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# sapper-template

The default template for setting up a [Sapper]( project. Can use either Rollup or webpack as bundler.

## Getting started

### Using `degit`

To create a new Sapper project based on Rollup locally, run

npx degit "sveltejs/sapper-template#rollup" my-app

For a webpack-based project, instead run

npx degit "sveltejs/sapper-template#webpack" my-app

[`degit`]( is a scaffolding tool that lets you create a directory from a branch in a repository.

Replace `my-app` with the path where you wish to create the project.

### Using GitHub templates

Alternatively, you can create the new project as a GitHub repository using GitHub's template feature.

Go to either [sapper-template-rollup]( or [sapper-template-webpack]( and click on "Use this template" to create a new project repository initialized by the template.

### Running the project

Once you have created the project, install dependencies and run the project in development mode:

cd my-app
npm install # or yarn
npm run dev

This will start the development server on [localhost:3000](http://localhost:3000). Open it and click around.

You now have a fully functional Sapper project! To get started developing, consult [](

### Using TypeScript

By default, the template uses plain JavaScript. If you wish to use TypeScript instead, you need some changes to the project:

 * Add `typescript` as well as typings as dependences in `package.json`
 * Configure the bundler to use [`svelte-preprocess`]( and transpile the TypeScript code.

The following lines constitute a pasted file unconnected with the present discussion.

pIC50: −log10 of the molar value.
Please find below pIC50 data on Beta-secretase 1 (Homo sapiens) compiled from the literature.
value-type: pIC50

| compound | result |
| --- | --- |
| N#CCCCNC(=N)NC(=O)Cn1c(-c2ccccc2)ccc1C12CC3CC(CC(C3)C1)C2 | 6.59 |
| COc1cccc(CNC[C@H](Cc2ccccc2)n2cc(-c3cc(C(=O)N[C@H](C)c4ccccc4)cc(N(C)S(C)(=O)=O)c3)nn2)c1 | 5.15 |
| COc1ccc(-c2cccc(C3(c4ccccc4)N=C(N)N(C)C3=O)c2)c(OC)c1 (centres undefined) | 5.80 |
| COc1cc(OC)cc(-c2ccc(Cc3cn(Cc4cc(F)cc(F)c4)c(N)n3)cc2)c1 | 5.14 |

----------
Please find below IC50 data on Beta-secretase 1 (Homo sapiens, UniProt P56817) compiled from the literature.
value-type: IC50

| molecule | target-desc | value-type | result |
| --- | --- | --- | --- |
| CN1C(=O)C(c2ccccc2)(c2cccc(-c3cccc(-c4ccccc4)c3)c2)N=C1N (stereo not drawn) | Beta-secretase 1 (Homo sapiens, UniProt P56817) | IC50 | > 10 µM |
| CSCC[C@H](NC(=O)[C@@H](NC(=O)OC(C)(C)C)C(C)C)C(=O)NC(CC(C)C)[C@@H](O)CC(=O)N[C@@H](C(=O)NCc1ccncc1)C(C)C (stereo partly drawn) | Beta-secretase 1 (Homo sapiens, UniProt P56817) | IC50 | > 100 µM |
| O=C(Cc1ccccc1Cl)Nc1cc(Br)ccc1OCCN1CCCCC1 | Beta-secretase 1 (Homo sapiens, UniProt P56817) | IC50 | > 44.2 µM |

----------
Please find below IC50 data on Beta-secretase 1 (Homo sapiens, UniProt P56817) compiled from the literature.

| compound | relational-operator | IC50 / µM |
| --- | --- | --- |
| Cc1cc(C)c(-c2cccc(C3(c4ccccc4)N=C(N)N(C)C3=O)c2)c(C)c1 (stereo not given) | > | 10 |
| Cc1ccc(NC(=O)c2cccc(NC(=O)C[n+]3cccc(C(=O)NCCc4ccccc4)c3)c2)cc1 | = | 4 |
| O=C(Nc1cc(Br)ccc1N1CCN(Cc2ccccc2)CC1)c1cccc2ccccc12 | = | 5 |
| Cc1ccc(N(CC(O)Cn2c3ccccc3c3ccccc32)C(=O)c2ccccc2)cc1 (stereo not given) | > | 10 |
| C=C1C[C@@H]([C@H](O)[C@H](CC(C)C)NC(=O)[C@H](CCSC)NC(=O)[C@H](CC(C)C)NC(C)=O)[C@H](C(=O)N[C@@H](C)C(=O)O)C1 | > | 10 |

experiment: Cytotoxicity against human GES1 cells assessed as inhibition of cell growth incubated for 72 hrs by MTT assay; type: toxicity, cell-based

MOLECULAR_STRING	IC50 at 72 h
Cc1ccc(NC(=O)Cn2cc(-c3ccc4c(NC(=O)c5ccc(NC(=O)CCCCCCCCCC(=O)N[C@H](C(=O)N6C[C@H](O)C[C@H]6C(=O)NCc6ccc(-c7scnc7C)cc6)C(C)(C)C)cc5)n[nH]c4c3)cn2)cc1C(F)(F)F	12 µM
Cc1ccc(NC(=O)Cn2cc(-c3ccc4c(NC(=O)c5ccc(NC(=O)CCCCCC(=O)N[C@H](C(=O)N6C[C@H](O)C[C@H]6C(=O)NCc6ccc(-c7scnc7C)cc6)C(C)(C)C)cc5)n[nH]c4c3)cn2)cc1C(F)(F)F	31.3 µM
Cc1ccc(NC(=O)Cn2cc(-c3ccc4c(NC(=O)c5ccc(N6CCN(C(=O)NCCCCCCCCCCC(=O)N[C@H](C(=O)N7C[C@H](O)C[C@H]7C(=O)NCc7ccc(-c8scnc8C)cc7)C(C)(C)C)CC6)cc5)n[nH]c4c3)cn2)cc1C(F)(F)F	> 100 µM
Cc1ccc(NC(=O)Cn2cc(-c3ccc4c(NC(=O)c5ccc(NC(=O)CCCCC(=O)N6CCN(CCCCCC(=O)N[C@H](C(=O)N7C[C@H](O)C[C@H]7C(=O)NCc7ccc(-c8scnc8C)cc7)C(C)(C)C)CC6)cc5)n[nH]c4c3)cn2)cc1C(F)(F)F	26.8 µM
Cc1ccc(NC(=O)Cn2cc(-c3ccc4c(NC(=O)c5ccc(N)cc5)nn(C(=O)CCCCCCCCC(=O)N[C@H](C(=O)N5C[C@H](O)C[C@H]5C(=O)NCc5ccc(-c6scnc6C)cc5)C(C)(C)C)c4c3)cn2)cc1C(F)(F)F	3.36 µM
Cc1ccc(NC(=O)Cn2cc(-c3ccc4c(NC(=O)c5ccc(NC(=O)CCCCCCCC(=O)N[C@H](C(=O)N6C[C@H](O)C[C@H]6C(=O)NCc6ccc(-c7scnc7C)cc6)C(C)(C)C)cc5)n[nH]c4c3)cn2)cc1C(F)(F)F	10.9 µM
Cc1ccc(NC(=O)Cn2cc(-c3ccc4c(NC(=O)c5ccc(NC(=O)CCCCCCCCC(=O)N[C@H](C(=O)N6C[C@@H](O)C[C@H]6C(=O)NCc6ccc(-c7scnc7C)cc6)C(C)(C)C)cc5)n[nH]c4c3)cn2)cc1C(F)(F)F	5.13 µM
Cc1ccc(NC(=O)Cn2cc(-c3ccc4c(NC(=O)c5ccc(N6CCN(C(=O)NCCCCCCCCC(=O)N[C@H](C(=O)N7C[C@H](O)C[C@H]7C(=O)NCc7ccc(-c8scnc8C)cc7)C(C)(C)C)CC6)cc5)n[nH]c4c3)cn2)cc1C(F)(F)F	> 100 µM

* Add a `tsconfig.json` file
 * Update the project code to TypeScript

The template comes with a script that will perform these changes for you by running

node scripts/setupTypeScript.js

`@sapper` dependencies are resolved through `src/node_modules/@sapper`, which is created during the build. You therefore need to run or build the project once to avoid warnings about missing dependencies.

The script does not support webpack at the moment.

## Directory structure

Sapper expects to find two directories in the root of your project —  `src` and `static`.

### src

The [src](src) directory contains the entry points for your app — `client.js`, `server.js` and (optionally) a `service-worker.js` — along with a `template.html` file and a `routes` directory.

#### src/routes

This is the heart of your Sapper app. There are two kinds of routes — *pages*, and *server routes*.

**Pages** are Svelte components written in `.svelte` files. When a user first visits the application, they will be served a server-rendered version of the route in question, plus some JavaScript that 'hydrates' the page and initialises a client-side router. From that point forward, navigating to other pages is handled entirely on the client for a fast, app-like feel. (Sapper will preload and cache the code for these subsequent pages, so that navigation is instantaneous.)

**Server routes** are modules written in `.js` files, that export functions corresponding to HTTP methods. Each function receives Express `request` and `response` objects as arguments, plus a `next` function. This is useful for creating a JSON API, for example.

There are three simple rules for naming the files that define your routes:

* A file called `src/routes/about.svelte` corresponds to the `/about` route. A file called `src/routes/blog/[slug].svelte` corresponds to the `/blog/:slug` route, in which case `params.slug` is available to the route